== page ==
After a long and exhausting shift driving his taxi, 33-year-old Wu Fuchun pulled over to find a toilet. Five minutes later, a message popped up on his phone saying his car had been parked in the wrong place, in violation of traffic laws.
What came next was three penalty points on his licence and a fine of 200 yuan (RM117).
Far from being surprised, Wu accepted his fate, as being fined like this is nothing new in Chongqing, officially the world’s most surveilled city.
As of 2019 Chongqing had about 2.58 million surveillance cameras covering 15.35 million people, meaning about 168 cameras per 1,000 people and even higher than the number in Beijing, according to an analysis published in August by Comparitech, a website providing research on tech services.
Out of the top 10 cities in the survey, eight are Chinese with only London and Atlanta making an appearance from the Western hemisphere.
Closed-circuit television (CCTV) cameras can be seen almost everywhere in this mountainous city in southwest China. Whether it is to monitor traffic, prevent petty theft in restaurants and supermarkets, or monitor public safety in parks and shopping malls – you can be sure there is a camera following your every move.
First-tier cities like Beijing and Shanghai already employ surveillance cameras plus AI and facial recognition technology to regulate traffic and identify drivers who violate road rules. While in Shenzhen, jaywalkers will not only be publicly named and shamed on large LED screens, they will also be notified of their wrongdoing and fined via instant messaging.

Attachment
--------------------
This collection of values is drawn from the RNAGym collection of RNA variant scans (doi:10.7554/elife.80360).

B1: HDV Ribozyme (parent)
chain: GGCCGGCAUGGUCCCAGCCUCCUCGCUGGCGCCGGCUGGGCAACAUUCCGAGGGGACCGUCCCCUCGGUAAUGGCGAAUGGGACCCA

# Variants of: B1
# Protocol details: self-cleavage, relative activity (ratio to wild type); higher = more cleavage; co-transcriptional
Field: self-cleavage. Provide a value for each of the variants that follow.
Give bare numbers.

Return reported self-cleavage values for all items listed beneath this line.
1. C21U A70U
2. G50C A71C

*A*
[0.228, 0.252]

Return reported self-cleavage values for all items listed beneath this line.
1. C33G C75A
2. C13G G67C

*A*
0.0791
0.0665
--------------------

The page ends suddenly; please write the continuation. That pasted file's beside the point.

But why does Chongqing take the crown and not, say, a tech hub like Shenzhen, which came second in the survey? The answer depends on who you ask.
Some experts say the legacy can be traced to a high-profile campaign to crack down on organised crime and gangsters under the rule of Bo Xilai, who served as the Communist Party secretary in Chongqing from 2007 to 2012 – before he himself was put on trial for corruption and imprisoned. The campaign involved the launch of major electronic surveillance operations in the city, with wiretaps, eavesdropping, and the monitoring of Internet communications.
Others point to Chongqing’s prominent role in the “Skynet Project”, China’s national surveillance system which has more than 20 million cameras in public spaces across the country, according to state media. Dedicated to “live surveillance and recording”, there are plans to add millions more by 2020.
State media describes Skynet as the world’s biggest surveillance network, calling it “the eyes that safeguard China” – but it has also led to fears about the impact of constant surveillance on the public at large, and that it might be used to target dissidents.
“With its lack of actionable privacy rights, a long-standing commitment to surveillance, and political commitment to developing technology, it’s not a surprise that China is high in these rankings,” said Sophie Richardson, China Director of Human Rights Watch. “Increasingly people across the country cannot live outside the state’s line of sight.”
Repeated calls to the Chongqing Public Security Bureau seeking comment from authorities on the rankings were not answered.
What is striking though is that while some Chongqing residents were surprised by its No 1 surveillance ranking, some see this as a good thing.
“It's better to have more surveillance cameras,” said cab driver Wu. “It gives people a sense of security and there are fewer crimes. It is really good.”